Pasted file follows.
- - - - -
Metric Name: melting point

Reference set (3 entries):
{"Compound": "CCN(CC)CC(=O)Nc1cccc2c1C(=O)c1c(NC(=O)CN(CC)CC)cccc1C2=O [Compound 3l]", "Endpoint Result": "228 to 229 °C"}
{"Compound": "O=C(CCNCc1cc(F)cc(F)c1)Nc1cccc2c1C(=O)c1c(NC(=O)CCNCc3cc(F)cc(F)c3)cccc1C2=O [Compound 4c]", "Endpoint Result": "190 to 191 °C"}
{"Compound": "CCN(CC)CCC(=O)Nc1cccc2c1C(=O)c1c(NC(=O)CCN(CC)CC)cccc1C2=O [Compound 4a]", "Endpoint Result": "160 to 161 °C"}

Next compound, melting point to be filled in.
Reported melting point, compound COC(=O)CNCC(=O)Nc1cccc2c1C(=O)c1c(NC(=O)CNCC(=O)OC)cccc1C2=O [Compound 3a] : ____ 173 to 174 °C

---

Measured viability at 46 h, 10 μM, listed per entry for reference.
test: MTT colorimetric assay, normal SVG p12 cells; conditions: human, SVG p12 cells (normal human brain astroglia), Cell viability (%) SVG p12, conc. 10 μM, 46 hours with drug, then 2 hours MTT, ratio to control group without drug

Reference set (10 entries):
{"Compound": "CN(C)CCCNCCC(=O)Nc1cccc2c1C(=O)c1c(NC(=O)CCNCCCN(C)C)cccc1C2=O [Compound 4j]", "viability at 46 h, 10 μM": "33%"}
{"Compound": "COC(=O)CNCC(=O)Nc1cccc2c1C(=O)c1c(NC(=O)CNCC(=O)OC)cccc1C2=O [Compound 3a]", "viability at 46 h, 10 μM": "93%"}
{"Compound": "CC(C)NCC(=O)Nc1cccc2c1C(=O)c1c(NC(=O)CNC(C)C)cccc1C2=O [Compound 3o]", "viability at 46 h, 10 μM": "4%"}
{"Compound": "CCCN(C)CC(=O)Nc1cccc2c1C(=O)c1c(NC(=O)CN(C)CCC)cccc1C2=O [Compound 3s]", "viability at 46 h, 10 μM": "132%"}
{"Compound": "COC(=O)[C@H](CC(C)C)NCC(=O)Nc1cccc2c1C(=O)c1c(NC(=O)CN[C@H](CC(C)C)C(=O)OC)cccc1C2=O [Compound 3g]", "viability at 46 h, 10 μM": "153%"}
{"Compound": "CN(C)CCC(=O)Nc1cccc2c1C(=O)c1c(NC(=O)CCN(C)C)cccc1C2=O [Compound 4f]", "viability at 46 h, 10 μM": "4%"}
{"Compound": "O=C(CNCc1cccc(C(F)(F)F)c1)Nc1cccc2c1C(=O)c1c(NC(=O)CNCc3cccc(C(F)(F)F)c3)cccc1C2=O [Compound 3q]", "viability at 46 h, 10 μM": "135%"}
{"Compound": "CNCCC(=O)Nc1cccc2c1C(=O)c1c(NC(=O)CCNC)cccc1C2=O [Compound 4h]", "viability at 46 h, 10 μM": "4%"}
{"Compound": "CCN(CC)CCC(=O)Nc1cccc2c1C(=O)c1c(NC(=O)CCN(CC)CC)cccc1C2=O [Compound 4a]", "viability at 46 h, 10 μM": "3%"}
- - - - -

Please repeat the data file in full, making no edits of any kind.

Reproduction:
Metric Name: melting point

Reference set (3 entries):
{"Compound": "CCN(CC)CC(=O)Nc1cccc2c1C(=O)c1c(NC(=O)CN(CC)CC)cccc1C2=O [Compound 3l]", "Endpoint Result": "228 to 229 °C"}
{"Compound": "O=C(CCNCc1cc(F)cc(F)c1)Nc1cccc2c1C(=O)c1c(NC(=O)CCNCc3cc(F)cc(F)c3)cccc1C2=O [Compound 4c]", "Endpoint Result": "190 to 191 °C"}
{"Compound": "CCN(CC)CCC(=O)Nc1cccc2c1C(=O)c1c(NC(=O)CCN(CC)CC)cccc1C2=O [Compound 4a]", "Endpoint Result": "160 to 161 °C"}

Next compound, melting point to be filled in.
Reported melting point, compound COC(=O)CNCC(=O)Nc1cccc2c1C(=O)c1c(NC(=O)CNCC(=O)OC)cccc1C2=O [Compound 3a] : ____ 173 to 174 °C

---

Measured viability at 46 h, 10 μM, listed per entry for reference.
test: MTT colorimetric assay, normal SVG p12 cells; conditions: human, SVG p12 cells (normal human brain astroglia), Cell viability (%) SVG p12, conc. 10 μM, 46 hours with drug, then 2 hours MTT, ratio to control group without drug

Reference set (10 entries):
{"Compound": "CN(C)CCCNCCC(=O)Nc1cccc2c1C(=O)c1c(NC(=O)CCNCCCN(C)C)cccc1C2=O [Compound 4j]", "viability at 46 h, 10 μM": "33%"}
{"Compound": "COC(=O)CNCC(=O)Nc1cccc2c1C(=O)c1c(NC(=O)CNCC(=O)OC)cccc1C2=O [Compound 3a]", "viability at 46 h, 10 μM": "93%"}
{"Compound": "CC(C)NCC(=O)Nc1cccc2c1C(=O)c1c(NC(=O)CNC(C)C)cccc1C2=O [Compound 3o]", "viability at 46 h, 10 μM": "4%"}
{"Compound": "CCCN(C)CC(=O)Nc1cccc2c1C(=O)c1c(NC(=O)CN(C)CCC)cccc1C2=O [Compound 3s]", "viability at 46 h, 10 μM": "132%"}
{"Compound": "COC(=O)[C@H](CC(C)C)NCC(=O)Nc1cccc2c1C(=O)c1c(NC(=O)CN[C@H](CC(C)C)C(=O)OC)cccc1C2=O [Compound 3g]", "viability at 46 h, 10 μM": "153%"}
{"Compound": "CN(C)CCC(=O)Nc1cccc2c1C(=O)c1c(NC(=O)CCN(C)C)cccc1C2=O [Compound 4f]", "viability at 46 h, 10 μM": "4%"}
{"Compound": "O=C(CNCc1cccc(C(F)(F)F)c1)Nc1cccc2c1C(=O)c1c(NC(=O)CNCc3cccc(C(F)(F)F)c3)cccc1C2=O [Compound 3q]", "viability at 46 h, 10 μM": "135%"}
{"Compound": "CNCCC(=O)Nc1cccc2c1C(=O)c1c(NC(=O)CCNC)cccc1C2=O [Compound 4h]", "viability at 46 h, 10 μM": "4%"}
{"Compound": "CCN(CC)CCC(=O)Nc1cccc2c1C(=O)c1c(NC(=O)CCN(CC)CC)cccc1C2=O [Compound 4a]", "viability at 46 h, 10 μM": "3%"}